Dilip Jajodia, 73, owns the Dukes brand, which is behind the ball credited for the cracking Test match between India and England at Edgbaston.
Bengaluru: Something unusual, yet repeatable, unique yet desirable, unbeckoned yet measurable happened when India lost a thrilling Test match to England in Edgbaston.
At a time when the balance between bat and ball is almost unknown — every home team stacks the deck in its favour — all results were possible till the last few overs were bowled.
In the midst of an unusually warm English summer, the Birmingham pitch was not dry or cracking up. The water table was high enough.
But this wasn’t why the Test allowed two teams to compete till the last ball was bowled. Rather, it was the ball that did it.
In England, the Dukes is favoured, in Australia, Kookaburra, in India, SG Test. Yet, here was a ball that swung under cloud cover and in the sunshine, gripped enough off the surface for a skillful spinner in R. Ashwin to get Alastair Cook early in each innings, and allowed Adil Rashid to wrap things up.
Cottonian from Bengaluru
What’s so special about this ball?
To start with, the man who makes them.
Dilip Jajodia is a curmudgeonly young 73-year-old who left India’s once great shores to make a life for himself in England in 1962. He manufactured cricket equipment for his Morrant Company. When the opportunity to buy the Dukes brand — established 1760 — came, he took it. The rest is cricket ball history.
Meeting Jajodia is easier said than done. When your reporter arrived at his Walthamstow factory in an unfashionable part of East London, a worker quickly slammed the door.
There is no board identifying a major cricket-ball producer in the world, no reception desk that will take a number and get back to you.
Fortuitously, the skipper was on deck, and he may have recognised a familiar accent. When he interrogated your correspondent, door barely ajar, he entertained a disruption to the person who lived a stone’s throw away from his school, Bishop Cotton, in faraway Bengaluru.
Once in, Dilip bhai could not help himself. A contemporary of Brijesh Patel, a legend in Ranji Trophy cricket and an India batsman, Jajodia tells it as it was.
“It was on St Peter’s Day, 29 June, during the traditional game against the Old Boys on the Cottons ground, when I was stood at stupid silly-point. The batsman said ‘son you better move back’ but the captain insisted on me staying. He whacked it next ball and it smashed into my mouth and the next thing I remember I was in the hospital. I lost my edge from that day onwards.”
Jajodia the all-rounder did not cut all ties with cricket, though. When he moved to England, the leg-guards, or pads, his company manufactured were a major improvement on what existed. Sunil Gavaskar used those pads and eventually passed them on to Sachin Tendulkar. But, now, Jajodia is known as the ball man of England cricket. He personally chooses the 12 balls that will be made available to the teams during each Test in England.
A unique stitch
“It takes three-and-a-half man hours for one single ball to be made. And then, when I look at it, feel it, see the stitching of the seam, I know which person has done the job,” says Jajodia. “Like handwriting, each person’s stitch is unique.
“People will pay a thousand pounds for a bat, but they want a ball for five pounds. I can pay someone in Pakistan or India to make a ball for 7 pounds and sell it here for 10. But, just because it’s round and red, it’s not a cricket ball.”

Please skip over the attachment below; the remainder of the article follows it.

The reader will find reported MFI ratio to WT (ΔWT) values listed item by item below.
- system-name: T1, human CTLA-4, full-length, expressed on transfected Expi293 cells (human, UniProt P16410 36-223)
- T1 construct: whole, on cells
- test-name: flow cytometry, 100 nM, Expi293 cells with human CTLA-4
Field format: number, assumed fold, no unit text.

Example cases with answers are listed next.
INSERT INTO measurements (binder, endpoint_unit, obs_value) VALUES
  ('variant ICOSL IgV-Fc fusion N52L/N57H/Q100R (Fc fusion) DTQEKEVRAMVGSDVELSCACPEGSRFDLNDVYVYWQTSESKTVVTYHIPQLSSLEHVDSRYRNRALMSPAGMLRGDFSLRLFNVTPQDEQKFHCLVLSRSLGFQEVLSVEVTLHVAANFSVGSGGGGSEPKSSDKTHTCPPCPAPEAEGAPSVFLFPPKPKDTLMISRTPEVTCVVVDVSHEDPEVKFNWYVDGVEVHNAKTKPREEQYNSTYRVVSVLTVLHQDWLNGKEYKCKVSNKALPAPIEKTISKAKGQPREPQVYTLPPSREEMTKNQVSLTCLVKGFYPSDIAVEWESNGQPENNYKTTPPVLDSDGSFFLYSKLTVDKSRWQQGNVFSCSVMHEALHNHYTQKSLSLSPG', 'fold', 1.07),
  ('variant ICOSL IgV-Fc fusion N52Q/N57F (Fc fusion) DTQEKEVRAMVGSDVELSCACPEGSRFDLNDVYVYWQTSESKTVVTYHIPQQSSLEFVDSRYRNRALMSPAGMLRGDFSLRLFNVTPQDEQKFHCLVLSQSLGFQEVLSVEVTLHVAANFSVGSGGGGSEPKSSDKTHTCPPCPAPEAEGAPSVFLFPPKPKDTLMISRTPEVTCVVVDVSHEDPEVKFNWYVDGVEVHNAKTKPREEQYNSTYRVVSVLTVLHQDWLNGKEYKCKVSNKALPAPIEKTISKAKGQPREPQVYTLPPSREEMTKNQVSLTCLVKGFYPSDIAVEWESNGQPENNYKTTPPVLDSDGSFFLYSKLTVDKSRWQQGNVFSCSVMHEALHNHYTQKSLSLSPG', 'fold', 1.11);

At the Walthamstow outfit, Jajodia is more than the master of all he surveys. He picks up a finished ball, holds it in his palm, rolls it around and rejects it. Irfan, the super-skilled worker who has done all that hard work on the sphere, doesn’t bat an eyelid. The ball is weighed on an electronic scale and it falls short by two grams.
This is the problem and the solution.
Jajodia can tell when he holds a cricket ball, whether it feels right or not. In a grey-blue jumper and serious spectacles, Jajodia looks more like an insurance salesman than a nutty professor in a cricket laboratory. But, so sure is he of his processes that it is impossible to question him effectively.
“This is the traditional English Alumtine finish that is also what they do in India. India has alumtine leather. This is cow leather and we put grease into it, he explains, holding up a ball that is a picture of perfection. “Grease waterproofs the ball. When it’s a darker shade it does more, because it means the leather has taken more grease.”
A case for it to be widely used
James Anderson, one of the pre-eminent swing bowlers of the modern era, swears that the darker the ball, the more it swings and longer. But, that’s not all. From Mike Atherton to Kumar Sangakkara, leading cricket intellectuals have pushed for the Dukes ball to be used more widely.
Already, Ricky Ponting, who has been sponsored by Kookaburra through his career, has advocated the use of the Dukes ball in Australian domestic cricket.
There have been times when a cricket club or a board has come to Jajodia and told him there was something they did not like about his ball. “It doesn’t matter. This is the best cricket ball in the world. If you want it, we’re happy to sell it to you. But we aren’t changing anything.”
When Jajodia has had enough, your correspondent asked him to part with a ball that was deemed unworthy and kept in his rejects section.
“No ball leaves this building unless I approve it,” said Jajodia. “Take this one, it will swing, even in Bangalore.”
If Jimmy Anderson trusts Jajodia to choose his Test-match balls, how can anyone ask questions of the supplier? Especially when he is a Bangalore Cottonian.